Best-selling journalist Antony Loewenstein trav­els across Afghanistan, Pakistan, Haiti, Papua New Guinea, the United States, Britain, Greece, and Australia to witness the reality of disaster capitalism. He discovers how companies such as G4S, Serco, and Halliburton cash in on or­ganized misery in a hidden world of privatized detention centers, militarized private security, aid profiteering, and destructive mining.

Disaster has become big business. Talking to immigrants stuck in limbo in Britain or visiting immigration centers in America, Loewenstein maps the secret networks formed to help cor­porations bleed what profits they can from economic crisis. He debates with Western contractors in Afghanistan, meets the locals in post-earthquake Haiti, and in Greece finds a country at the mercy of vulture profiteers. In Papua New Guinea, he sees a local commu­nity forced to rebel against predatory resource companies and NGOs.

What emerges through Loewenstein’s re­porting is a dark history of multinational corpo­rations that, with the aid of media and political elites, have grown more powerful than national governments. In the twenty-first century, the vulnerable have become the world’s most valu­able commodity. Disaster Capitalism is published by Verso in 2015 and in paperback in January 2017.

Profits_of_doom_cover_350Vulture capitalism has seen the corporation become more powerful than the state, and yet its work is often done by stealth, supported by political and media elites. The result is privatised wars and outsourced detention centres, mining companies pillaging precious land in developing countries and struggling nations invaded by NGOs and the corporate dollar. Best-selling journalist Antony Loewenstein travels to Afghanistan, Pakistan, Haiti, Papua New Guinea and across Australia to witness the reality of this largely hidden world of privatised detention centres, outsourced aid, destructive resource wars and militarized private security. Who is involved and why? Can it be stopped? What are the alternatives in a globalised world? Profits of Doom, published in 2013 and released in an updated edition in 2014, challenges the fundamentals of our unsustainable way of life and the money-making imperatives driving it. It is released in an updated edition in 2014.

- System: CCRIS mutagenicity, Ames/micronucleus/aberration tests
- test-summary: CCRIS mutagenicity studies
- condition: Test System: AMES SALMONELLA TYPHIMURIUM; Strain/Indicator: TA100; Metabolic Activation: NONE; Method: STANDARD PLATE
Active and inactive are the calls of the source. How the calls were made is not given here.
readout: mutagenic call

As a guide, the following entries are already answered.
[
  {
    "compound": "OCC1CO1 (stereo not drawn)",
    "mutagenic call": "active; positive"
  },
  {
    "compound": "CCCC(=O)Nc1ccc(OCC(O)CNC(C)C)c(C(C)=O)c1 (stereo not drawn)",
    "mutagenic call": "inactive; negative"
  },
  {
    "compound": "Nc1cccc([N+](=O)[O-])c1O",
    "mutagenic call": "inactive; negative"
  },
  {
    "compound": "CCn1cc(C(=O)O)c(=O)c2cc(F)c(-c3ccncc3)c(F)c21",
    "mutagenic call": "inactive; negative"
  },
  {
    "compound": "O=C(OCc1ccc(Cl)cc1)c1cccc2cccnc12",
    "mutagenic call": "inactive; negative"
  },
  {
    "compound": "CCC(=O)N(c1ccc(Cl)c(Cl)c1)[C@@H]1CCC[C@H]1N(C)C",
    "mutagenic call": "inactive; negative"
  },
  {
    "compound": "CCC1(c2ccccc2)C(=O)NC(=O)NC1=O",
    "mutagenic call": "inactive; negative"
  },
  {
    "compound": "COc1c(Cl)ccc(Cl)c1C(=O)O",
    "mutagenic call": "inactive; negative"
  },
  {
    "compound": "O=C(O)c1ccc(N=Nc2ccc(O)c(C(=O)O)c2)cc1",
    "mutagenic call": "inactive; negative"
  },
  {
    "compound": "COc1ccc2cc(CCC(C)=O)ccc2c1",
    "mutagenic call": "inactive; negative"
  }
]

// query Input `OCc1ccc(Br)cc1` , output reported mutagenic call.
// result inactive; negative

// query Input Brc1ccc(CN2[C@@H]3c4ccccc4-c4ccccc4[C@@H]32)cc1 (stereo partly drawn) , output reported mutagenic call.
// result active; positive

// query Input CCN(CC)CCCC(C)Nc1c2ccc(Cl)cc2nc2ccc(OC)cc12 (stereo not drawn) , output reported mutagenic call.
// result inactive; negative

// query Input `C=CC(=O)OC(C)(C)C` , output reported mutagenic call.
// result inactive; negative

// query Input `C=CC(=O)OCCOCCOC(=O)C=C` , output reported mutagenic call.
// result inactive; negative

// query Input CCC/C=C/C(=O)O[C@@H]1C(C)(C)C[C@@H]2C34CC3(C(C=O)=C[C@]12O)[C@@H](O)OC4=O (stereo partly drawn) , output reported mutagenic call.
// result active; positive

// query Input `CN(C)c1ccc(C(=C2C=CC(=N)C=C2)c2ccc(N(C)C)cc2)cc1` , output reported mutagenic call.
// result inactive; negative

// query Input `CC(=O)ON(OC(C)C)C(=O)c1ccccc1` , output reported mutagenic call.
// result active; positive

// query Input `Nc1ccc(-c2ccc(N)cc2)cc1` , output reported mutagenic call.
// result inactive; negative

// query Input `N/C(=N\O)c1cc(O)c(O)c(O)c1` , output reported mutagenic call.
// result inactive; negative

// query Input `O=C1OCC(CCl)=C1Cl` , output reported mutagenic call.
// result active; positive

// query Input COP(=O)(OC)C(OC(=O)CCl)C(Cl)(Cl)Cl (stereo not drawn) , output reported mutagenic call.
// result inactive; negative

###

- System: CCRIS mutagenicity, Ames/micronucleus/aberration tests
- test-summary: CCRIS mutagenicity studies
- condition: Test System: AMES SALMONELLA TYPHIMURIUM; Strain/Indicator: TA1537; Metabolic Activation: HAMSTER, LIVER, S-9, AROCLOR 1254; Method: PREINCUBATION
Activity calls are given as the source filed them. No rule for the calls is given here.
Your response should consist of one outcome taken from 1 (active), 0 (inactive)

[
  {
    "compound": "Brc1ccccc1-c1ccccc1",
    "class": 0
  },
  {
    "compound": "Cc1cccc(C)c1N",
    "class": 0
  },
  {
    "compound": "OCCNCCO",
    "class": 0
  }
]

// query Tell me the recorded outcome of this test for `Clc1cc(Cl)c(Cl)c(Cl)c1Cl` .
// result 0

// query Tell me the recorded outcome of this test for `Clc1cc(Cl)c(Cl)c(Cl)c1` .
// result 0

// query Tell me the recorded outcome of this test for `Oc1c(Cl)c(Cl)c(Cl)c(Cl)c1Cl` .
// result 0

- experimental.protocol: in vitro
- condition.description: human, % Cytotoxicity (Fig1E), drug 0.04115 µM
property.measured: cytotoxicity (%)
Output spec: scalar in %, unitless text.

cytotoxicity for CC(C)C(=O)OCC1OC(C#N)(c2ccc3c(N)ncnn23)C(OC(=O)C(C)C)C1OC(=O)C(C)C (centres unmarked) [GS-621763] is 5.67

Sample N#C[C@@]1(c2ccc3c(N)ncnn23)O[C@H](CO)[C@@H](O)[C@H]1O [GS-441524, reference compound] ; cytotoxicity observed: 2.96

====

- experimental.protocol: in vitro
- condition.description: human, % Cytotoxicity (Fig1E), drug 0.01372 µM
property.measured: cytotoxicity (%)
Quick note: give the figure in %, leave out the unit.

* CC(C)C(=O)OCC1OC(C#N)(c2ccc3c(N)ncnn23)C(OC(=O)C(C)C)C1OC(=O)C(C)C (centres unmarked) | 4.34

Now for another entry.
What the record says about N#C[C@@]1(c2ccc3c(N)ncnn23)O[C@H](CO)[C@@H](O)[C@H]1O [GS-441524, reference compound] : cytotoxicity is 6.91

forgodssakecover Four Australian thinkers come together to ask and answer the big questions, such as: What is the nature of the universe? Doesn't religion cause most of the conflict in the world? And Where do we find hope?   We are introduced to different belief systems – Judaism, Christianity, Islam – and to the argument that atheism, like organised religion, has its own compelling logic. And we gain insight into the life events that led each author to their current position.   Jane Caro flirted briefly with spiritual belief, inspired by 19th century literary heroines such as Elizabeth Gaskell and the Bronte sisters. Antony Loewenstein is proudly culturally, yet unconventionally, Jewish. Simon Smart is firmly and resolutely a Christian, but one who has had some of his most profound spiritual moments while surfing. Rachel Woodlock grew up in the alternative embrace of Baha'i belief but became entranced by its older parent religion, Islam.   Provocative, informative and passionately argued, For God's Sakepublished in 2013, encourages us to accept religious differences, but to also challenge more vigorously the beliefs that create discord.  
After Zionism, published in 2012 and 2013 with co-editor Ahmed Moor, brings together some of the world s leading thinkers on the Middle East question to dissect the century-long conflict between Zionism and the Palestinians, and to explore possible forms of a one-state solution. Time has run out for the two-state solution because of the unending and permanent Jewish colonization of Palestinian land. Although deep mistrust exists on both sides of the conflict, growing numbers of Palestinians and Israelis, Jews and Arabs are working together to forge a different, unified future. Progressive and realist ideas are at last gaining a foothold in the discourse, while those influenced by the colonial era have been discredited or abandoned. Whatever the political solution may be, Palestinian and Israeli lives are intertwined, enmeshed, irrevocably. This daring and timely collection includes essays by Omar Barghouti, Jonathan Cook, Joseph Dana, Jeremiah Haber, Jeff Halper, Ghada Karmi, Antony Loewenstein, Saree Makdisi, John Mearsheimer, Ahmed Moor, Ilan Pappe, Sara Roy and Phil Weiss.